‘Sequestration’ cuts would hit a wide variety of DHS programs and offices
The automatic spending cuts that are due to begin in January if Democrats and Republicans fail to reach agreement on massive deficit reductions -- a process that is being called “sequestration” -- would cut about $580 million from FEMA’s disaster relief program, another $183 million from FEMA’s state and local programs, $454 million from ICE, more than $700 million from CBP (including $33 million for border security fencing), and dozens of other DHS programs and offices.
Those cuts were enumerated in a lengthy document issued by the White House’s Office of Management and Budget (OMB) on September 14 to provide detailed insights into the budgetary pain that will be inflicted by the sequestration process throughout the federal government.
Within DHS, cuts to “discretionary” spending programs typically amount to 8.2 percent of the previously budgeted amount, while cuts to “mandatory” spending programs are trimmed by a slightly smaller amount, typically 7.6 percent, according to the OMB report.
Some of the larger and more visible budgetary whacks will hit the U.S. Secret Service ($136 million cut from operating expenses); TSA (which will see its Federal Air Marshals trimmed by $79 million, its aviation security program cut by a whopping $429 million, its Transportation Threat Assessment and Credentialing program reduced by $20 million and its surface transportation efforts cut by $11 million); and the U.S. Coast Guard (whose operations will suffer a cut of nearly $300 million in both its defense-related and non-defense operations, another $115 million in acquisition and construction funds, and $8 million from its maritime oil spill efforts.)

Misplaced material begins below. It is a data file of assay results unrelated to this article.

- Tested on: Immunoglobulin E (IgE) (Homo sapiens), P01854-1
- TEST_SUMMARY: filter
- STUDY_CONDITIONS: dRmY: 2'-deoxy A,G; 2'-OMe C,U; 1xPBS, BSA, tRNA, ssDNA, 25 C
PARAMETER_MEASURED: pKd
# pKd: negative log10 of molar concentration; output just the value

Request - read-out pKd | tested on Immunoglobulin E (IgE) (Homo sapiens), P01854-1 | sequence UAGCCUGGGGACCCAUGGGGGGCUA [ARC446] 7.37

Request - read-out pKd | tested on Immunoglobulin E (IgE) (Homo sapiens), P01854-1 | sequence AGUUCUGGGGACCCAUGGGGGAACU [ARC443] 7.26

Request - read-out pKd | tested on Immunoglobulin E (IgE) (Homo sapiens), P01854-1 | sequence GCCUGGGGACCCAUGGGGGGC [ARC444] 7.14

According to the OMB report, some specific security-related programs within DHS were completely exempt from the planned sequestration cuts, but the document did not explain why those programs would be spared. For example, just over $1.3 billion in spending by the Federal Protective Service (FPS), whose mission is to guard federal buildings, property and personnel, was exempt from the budget ax and will not see any of those funds slashed. Similarly, more than $3.5 billion in the National Flood Insurance Fund was exempted from the sequestration axe, said the OMB document, with no further explanation offered.
Among the other cuts that different units within DHS are likely to sustain are the Office of Inspector General ($12 million in cuts), the Office of Chief Information Officer ($26 million), USCIS (more than $200 million, the vast majority of which would come from “mandatory” spending), Federal Law Enforcement Training Center ($23 million), the department’s National Protection and Programs Directorate ($14 million from the Office of Health Affairs and another $23 million from the US-VISIT program), Infrastructure Protection and Information Services ($86 million), Science and Technology ($55 million) and the Defense Nuclear Detection Office ($24 million).
The fate of these sequestration cuts is likely to be affected by the upcoming November elections, which will no doubt change the composition of the Congress, and might change the occupant of the White House.
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